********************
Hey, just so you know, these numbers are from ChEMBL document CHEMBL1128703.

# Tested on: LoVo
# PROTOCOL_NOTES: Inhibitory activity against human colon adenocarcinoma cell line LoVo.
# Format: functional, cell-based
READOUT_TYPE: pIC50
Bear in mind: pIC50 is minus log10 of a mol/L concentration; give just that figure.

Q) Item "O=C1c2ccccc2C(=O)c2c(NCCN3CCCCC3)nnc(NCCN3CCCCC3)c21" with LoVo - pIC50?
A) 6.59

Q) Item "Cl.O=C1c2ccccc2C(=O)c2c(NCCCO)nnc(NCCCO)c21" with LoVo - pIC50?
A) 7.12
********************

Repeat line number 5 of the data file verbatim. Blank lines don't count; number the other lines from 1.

READOUT_TYPE: pIC50